Home Fires Burning: Food, Politics, and Everyday Life in World War I Berlin (Paperback)
  • Home Fires Burning: Food, Politics, and Everyday Life in World War I Berlin (Paperback)
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Home Fires Burning: Food, Politics, and Everyday Life in World War I Berlin (Paperback)

(author)
£45.50
Paperback 368 Pages / Published: 30/04/2000
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Challenging assumptions about the separation of high politics and everyday life, this book uncovers the important influence of the broad civilian populace, particularly poorer women, on German domestic and even military policy during World War I. As Britain's wartime blockade of goods to Central Europe increasingly squeezed the German food supply, public protests led by ""women of little means"" broke out in the streets of Berlin and other German cities. These ""street scenes"" riveted public attention and drew urban populations together across class lines to make formidable, apparently unified demands on the German state. Imperial authorities responded in unprecedented fashion in the interests of beleaguered consumers, interceding actively in food distribution and production. But offcials' actions were much more effective in legitimating popular demands than in defending the state's right to rule. In the end, argues Davis, this dynamic fundamentally reformulated relations between state and society and contributed to the state's downfall in 1918.

Publisher: The University of North Carolina Press
ISBN: 9780807848371
Number of pages: 368
Weight: 535 g
Dimensions: 235 x 156 x 24 mm
Edition: New edition


MEDIA REVIEWS
This welcome book provides much food for thought.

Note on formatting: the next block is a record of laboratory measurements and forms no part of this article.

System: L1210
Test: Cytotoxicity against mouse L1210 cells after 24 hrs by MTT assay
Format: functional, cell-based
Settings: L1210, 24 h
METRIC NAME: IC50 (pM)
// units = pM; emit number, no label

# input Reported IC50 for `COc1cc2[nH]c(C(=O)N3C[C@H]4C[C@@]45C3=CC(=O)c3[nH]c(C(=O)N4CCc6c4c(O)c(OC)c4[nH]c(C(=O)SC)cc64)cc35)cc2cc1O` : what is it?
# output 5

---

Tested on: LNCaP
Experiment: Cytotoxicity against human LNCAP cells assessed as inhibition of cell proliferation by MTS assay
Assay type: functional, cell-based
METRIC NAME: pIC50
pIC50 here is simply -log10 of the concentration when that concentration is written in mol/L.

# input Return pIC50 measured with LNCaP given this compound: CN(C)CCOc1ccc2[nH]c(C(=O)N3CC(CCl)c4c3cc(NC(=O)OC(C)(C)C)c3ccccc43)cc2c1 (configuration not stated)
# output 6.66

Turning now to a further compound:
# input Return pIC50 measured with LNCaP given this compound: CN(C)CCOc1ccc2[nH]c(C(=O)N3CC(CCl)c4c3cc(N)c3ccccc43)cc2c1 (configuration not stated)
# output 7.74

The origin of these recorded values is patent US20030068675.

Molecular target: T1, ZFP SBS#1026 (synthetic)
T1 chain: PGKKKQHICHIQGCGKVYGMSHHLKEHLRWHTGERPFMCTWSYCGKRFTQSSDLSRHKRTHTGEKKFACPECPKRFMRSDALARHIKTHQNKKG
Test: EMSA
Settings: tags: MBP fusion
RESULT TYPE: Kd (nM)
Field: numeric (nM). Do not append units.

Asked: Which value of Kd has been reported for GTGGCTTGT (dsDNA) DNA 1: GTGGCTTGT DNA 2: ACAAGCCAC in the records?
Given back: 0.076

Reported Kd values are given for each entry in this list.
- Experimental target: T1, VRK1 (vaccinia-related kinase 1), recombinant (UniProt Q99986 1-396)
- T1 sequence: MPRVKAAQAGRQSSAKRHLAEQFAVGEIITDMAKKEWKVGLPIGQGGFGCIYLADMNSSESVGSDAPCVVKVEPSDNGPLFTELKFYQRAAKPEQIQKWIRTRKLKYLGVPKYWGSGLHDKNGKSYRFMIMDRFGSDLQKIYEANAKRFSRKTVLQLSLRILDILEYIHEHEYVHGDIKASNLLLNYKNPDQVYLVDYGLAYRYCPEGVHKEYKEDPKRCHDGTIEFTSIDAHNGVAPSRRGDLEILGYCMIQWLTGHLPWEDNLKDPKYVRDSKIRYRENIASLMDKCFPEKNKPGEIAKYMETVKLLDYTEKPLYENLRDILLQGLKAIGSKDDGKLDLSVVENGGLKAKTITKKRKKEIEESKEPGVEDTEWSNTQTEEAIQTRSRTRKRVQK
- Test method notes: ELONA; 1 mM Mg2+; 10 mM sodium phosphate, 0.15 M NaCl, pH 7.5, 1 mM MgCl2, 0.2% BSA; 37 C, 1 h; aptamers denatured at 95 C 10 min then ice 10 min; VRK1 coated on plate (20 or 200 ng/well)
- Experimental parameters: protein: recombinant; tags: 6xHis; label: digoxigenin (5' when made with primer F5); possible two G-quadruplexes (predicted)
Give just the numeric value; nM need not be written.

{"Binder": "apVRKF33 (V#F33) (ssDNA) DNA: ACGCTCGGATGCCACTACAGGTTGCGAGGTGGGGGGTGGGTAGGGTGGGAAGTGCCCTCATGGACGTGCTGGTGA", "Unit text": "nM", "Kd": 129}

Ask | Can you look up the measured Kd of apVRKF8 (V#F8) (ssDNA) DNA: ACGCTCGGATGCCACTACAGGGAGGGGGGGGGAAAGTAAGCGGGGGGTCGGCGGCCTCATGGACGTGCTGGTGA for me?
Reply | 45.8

"Choice"


Davis's sensitivity both to the material and symbolic dimensions of these women's life-world makes this a rich and rewarding study.

"American Historical Review"


"""A valuable contribution to our understanding of World War I .

"Journal of Interdisciplinary History""


"Focusing on female agency, Davis transforms traditional views of the interaction between state and society.

Bonnie S. Anderson, author of "Joyous Greetings: The First International Women's Movement""


"A valuable contribution to our understanding of World War I .

"Journal of Interdisciplinary History"


Davis opens up our understanding of women's agency and influence--and political agency more broadly--to give us a story that has not yet been told.

"Women's Review of Books"


Focusing on female agency, Davis transforms traditional views of the interaction between state and society.

Bonnie S. Anderson, author of "Joyous Greetings: The First International Women's Movement"


[Davis] opens up our understanding of women's agency and influence--and political agency more broadly--to give us a story that has not yet been told.

"Women's Review of Books"

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